Thatcher and Reagan may have seemed like equals. His invasion of Grenada shows they were not

The embarrassment and humiliation have in fact been known for years. But only now do we see how carefully Washington kept its supposedly close ally in the dark


‘She promised to follow him to the end of the earth,” ran the famous spoof Gone with the Wind poster of Ronald Reagan cradling Margaret Thatcher as a mushroom cloud blossoms in the background. “He promised to organise it.” But relations between the two right-wing leaders were not always as cosy as we were led to believe: natural sympathy masked intense rivalry, and if there were smiles in public it was because she had, as usual, come out on top. “She wore away at Reagan,” the political scientist David Runciman wrote recently in the London Review of Books. “She was always much better informed than he was and able to dominate any discussion. Sometimes he barely got a word in.”

So if Reagan wanted to get his way, the best approach was to stay mum. As cabinet papers published this week reveal, the British Prime Minister knew nothing at all about the US invasion of Grenada, the small Caribbean island and British crown colony, until it was already under way.

On 24 October 1983, Foreign Secretary Geoffrey Howe made a statement to the House of Commons about the island, where five days before the Marxist prime minister Maurice Bishop had been overthrown and assassinated by what a history of the West Indies calls “a small ultra-Leninist clique” inside his government. But Howe made no mention of a possible invasion – because he knew nothing about it. That evening, Mrs Thatcher had dinner with the US ambassador. All was sweetness and light, it appeared, despite the 700-strong Cuban force that was building a large international airport in the island 1,500 miles south-east of Miami.

Later that evening, Washington sent a cable to London, informing its Special Relationship buddy that the US was considering a request from some Caribbean nations to intervene in the island. It followed up with another message, reporting laconically that the invasion was actually under way.

Mrs Thatcher exploded. All the “dear Ronnie” chumminess was forgotten. “I must tell you that the decision which you describe causes us the gravest concern,” she fired back. “I cannot conceal from you that I am deeply disturbed… [I] hope that even at this late stage you will take [my advice] into account before events were irrecoverable.”

As she learned when they spoke on a secret phone line, the Rubicon had already been crossed, or, as Reagan put it: “We are already at zero.” Within hours, 6,500 marines had descended on the island. It was over in days. Thatcher, as Howe confided, was “deeply disturbed” by this “humiliation” which caused her “intense embarrassment”.

The embarrassment and humiliation have, in fact, been known for years – Thatcher was frank about them in her memoirs. But only now do we see how carefully Washington kept its supposedly close ally in the dark over plans which, as British officials noted bitterly, had been in development for a long time.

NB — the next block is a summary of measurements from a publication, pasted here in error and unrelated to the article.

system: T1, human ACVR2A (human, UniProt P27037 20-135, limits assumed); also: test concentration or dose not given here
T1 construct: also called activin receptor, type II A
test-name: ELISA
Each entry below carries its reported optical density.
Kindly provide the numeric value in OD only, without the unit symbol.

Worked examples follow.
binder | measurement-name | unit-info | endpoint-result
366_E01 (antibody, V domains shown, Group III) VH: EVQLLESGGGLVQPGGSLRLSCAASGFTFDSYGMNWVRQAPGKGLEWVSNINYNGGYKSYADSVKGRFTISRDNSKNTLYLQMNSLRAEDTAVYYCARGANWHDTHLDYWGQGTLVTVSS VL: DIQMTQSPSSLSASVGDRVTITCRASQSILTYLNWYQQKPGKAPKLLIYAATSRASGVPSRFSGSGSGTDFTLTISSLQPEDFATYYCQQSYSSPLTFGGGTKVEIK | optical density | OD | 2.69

The relationship had, of course, been profoundly unequal for decades; it was only through guile and force of personality that Thatcher bent Reagan to her will over the Falklands invasion and thus gave the world the impression that the relationship was far more equal than it really was. But the Grenada debacle exposed more than British weakness; it revealed Britain’s bizarre blindness both to the real dangers of the Caribbean becoming a Soviet lake, and to the improbability, 20 years after the Cuban missile crisis, of Washington standing by and allowing that to happen.

Today, more than two decades after the fall of the Berlin Wall, it is strange to realise how easy-going the Conservative British government was about events such as those in Grenada, where an “ultra-Leninist clique” closely linked to Moscow murdered the elected prime minister. Whitehall probably regarded them all indiscriminately as daft islanders who could readily be brought to heel if need be; in any case, they were thousands of miles away, and doubtless loyal to the Queen. It was a shock for them to realise that the US saw it all rather differently.

A Roman road will be no more

Rome has its share of problems, but its traffic flow is a thing of beauty. Try it on a scooter and you will see what I mean: the fast, swirling, multi-lane Lungotevere roads along the Tiber, the vast free-form roundabout of Piazza Venezia, the incredible ride through the middle of the Roman Forum and up around the Colosseum. The Italian genius demonstrated in some of its superb autostrade produces an exhilarating experience when you ride through Rome.

So it is no surprise that many in the city have reacted in shock and disbelief at plans by the new mayor, Ignazio Marino, to close the Imperial Forum boulevard to private traffic and make it a vast pedestrian zone. At a stroke the exhilaration of zipping through the world’s most famous ancient monuments will be killed; traffic in the rest of the system risks permanent gridlock.

Yet just writing those words I recognise how selfish they must sound: what is exhilarating for the scooterist turns this unique zone into a nightmare of noise, smoke and danger for those on foot. No one could deny that this area – cleared of medieval tenements by Mussolini – is unique. Mr Marino’s plan is, by banning private traffic from Piazza Venezia to the Colosseum, to transform the area into “a walk into history”. It is an idea whose time has come.

Twitter: @peterpopham

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